Existing energy giants have woken up to alternative energy. Last year, Royal Dutch Shell paid $4.7bn (£2.88bn) to buy privately held East Resources Inc, which not only boosted the Anglo-Dutch giant's North American production by around 7.5 per cent, but also provided access to the Marcellus Shale in the US – a crucial source of future gas production. Other companies, such as South African petrochemicals group Sasol and resource giant BHP Billiton, have also secured footholds in North America's shale gas resources. In fact, you would be hard-pressed to find a major player in energy markets that hasn't secured a stake in the industry, so you could argue that shale gas has the most advanced commercial base of the current sources of unconventional oil and gas, although advocates of coal-bed methane might beg to differ.
Old king coal
Coal-bed methane (CBM) is another form of natural gas derived from unconventional sources that is fast gathering favour with industry. It is extracted from deposits locked in coal seams – the same gas that frequently proved fatal to both coal miners and canaries alike. Again, the industry was initially established to service North American markets, but the technology developed there has spread to other locations – most notably in Australia, where approximately 20 per cent of natural gas currently being used comes from coal seams.
Queensland's Surat and Bowen basins are among the world’s most productive areas for CBM, and companies such as BG Group and Australia's Santos have initiated projects that would allow CBM to be transformed into liquefied natural gas (LNG) for export to energy-hungry Asian markets by 2014, although these companies could be trumped by an Indonesian consortium headed up by state oil and gas producer PT Pertamina.
BP got on board with Pertamina earlier this month as part of four new production sharing contracts with Indonesian partners in the region, while Coal India plans to open up its CBM resources to experienced overseas operators in a bid to close the country's widening energy gap. CBM is also seen as an increasingly important component of China's future energy mix, and UK-listed entities such as Green Dragon Gas and Greka Drilling have already established a presence in what promises to be a highly lucrative industry, given that China has estimated reserves of 90 tcf-115 tcf.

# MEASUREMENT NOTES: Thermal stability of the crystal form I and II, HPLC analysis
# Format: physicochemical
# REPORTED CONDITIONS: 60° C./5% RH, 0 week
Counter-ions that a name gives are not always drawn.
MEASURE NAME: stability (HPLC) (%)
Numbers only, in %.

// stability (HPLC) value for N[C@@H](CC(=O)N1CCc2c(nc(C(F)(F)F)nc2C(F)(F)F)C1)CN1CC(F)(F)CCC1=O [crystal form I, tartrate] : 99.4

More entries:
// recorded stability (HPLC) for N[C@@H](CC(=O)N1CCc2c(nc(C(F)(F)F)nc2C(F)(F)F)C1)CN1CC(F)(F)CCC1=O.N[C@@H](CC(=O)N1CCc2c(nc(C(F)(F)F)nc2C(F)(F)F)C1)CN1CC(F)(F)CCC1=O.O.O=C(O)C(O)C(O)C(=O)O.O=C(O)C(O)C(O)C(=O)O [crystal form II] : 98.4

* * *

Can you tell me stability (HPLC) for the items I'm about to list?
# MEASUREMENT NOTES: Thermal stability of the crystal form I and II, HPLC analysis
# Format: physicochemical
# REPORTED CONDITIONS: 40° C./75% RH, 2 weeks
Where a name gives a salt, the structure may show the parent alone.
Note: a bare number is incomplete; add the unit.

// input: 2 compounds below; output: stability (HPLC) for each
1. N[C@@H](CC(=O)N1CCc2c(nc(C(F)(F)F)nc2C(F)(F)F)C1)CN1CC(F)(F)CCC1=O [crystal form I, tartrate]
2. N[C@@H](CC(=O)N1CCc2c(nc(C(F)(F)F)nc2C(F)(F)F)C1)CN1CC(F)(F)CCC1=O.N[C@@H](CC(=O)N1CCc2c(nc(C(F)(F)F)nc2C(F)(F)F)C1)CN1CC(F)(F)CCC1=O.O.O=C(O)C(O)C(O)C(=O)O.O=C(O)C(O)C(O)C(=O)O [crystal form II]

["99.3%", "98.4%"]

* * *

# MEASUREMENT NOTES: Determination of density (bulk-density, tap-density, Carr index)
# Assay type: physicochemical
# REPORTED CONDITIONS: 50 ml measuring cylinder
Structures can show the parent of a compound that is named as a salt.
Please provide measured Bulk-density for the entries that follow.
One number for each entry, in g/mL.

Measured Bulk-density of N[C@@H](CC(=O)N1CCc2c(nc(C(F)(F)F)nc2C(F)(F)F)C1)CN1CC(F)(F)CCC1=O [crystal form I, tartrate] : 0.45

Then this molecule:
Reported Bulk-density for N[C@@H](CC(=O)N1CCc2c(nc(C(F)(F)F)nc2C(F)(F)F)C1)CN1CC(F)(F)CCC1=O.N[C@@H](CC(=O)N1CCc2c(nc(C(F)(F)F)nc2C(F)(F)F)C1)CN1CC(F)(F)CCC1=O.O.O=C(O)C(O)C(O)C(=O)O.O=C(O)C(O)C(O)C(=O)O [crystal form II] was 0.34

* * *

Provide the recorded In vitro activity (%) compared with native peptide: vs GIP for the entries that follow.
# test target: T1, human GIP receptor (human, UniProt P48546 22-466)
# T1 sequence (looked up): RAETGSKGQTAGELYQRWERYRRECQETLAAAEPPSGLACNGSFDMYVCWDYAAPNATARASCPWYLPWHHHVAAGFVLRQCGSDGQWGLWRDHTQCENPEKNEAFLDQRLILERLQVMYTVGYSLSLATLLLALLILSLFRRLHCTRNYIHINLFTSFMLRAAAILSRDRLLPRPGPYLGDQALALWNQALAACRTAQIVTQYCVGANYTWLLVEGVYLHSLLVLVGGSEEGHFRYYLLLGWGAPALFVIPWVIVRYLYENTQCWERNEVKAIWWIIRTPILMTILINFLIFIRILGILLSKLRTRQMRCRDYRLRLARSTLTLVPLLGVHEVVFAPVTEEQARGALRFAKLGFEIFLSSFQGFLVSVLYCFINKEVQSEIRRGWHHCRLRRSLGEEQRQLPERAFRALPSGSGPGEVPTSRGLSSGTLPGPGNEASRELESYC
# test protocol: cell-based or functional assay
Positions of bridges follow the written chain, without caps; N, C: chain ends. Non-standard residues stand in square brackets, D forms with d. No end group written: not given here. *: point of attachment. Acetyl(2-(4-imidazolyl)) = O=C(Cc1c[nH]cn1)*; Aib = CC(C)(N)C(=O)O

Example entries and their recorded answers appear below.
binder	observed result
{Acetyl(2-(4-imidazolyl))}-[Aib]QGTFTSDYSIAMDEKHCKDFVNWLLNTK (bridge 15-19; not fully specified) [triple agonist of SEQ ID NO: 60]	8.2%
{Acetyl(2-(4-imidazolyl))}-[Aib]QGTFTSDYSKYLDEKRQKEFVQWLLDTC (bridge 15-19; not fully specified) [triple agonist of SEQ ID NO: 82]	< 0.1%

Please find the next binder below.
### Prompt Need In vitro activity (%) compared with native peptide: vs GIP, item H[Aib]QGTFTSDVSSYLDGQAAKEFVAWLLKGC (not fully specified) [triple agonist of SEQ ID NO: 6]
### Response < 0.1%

|The Bakken wakes|
|Perhaps one of the more interesting unconventional oil resources is locked within the oil shale deposits that make up the Bakken Formation, a huge area in North America straddling Montana, North Dakota and Saskatchewan. The US Geological Survey recently increased an earlier assessment it made of the Bakken resources by a factor of 25, to 4.3bn barrels of undiscovered, technically recoverable oil, although the total Bakken resource is estimated to run up to 80 times this figure. Hydraulic fracturing and horizontal drilling are gradually unlocking Bakken's oil deposits, which are relatively light when compared with many other shale oils, but are located two miles subsurface. Investors interested in gaining early exposure to this resource could do so through Samson Oil & Gas (NYSE: SSN) – a dual-listed Australian oil and gas explorer with significant interests in the region|
The heavy oil of Athabasca
Aside from gas markets, energy companies have also been devising methods of extracting oil from heavy deposits of bitumen, or oil sands, the most notable of which is located near the Athabasca River in the Alberta Province of Canada. This prospect could profitably yield upwards of 180bn barrels of crude assuming an oil price of $85 a barrel, which is just 11 per cent of the oil sands that are technically recoverable. The higher oil prices climb, the higher the proportion of oil sands that could theoretically turn a profit.
The way in which tar sands are extracted has attracted widespread criticism from the environmental lobby, particularly when it became known that BP had earmarked $2.5bn for further development of its oil sand project in Alberta barely a few months after its Gulf of Mexico spill. But that’s not stopped development: 2.5 per cent of Shell’s total oil production is now derived from sands, while Exxon Mobil recently confirmed that the lion’s share of its $34bn capital expenditure for this year was destined for its unconventional oil sources, including sands.
2009 natural gas market (trillion cubic feet)
|Current production||Consumption||Imports (exports)||Proved natural reserves||Technically recoverable shale gas resources|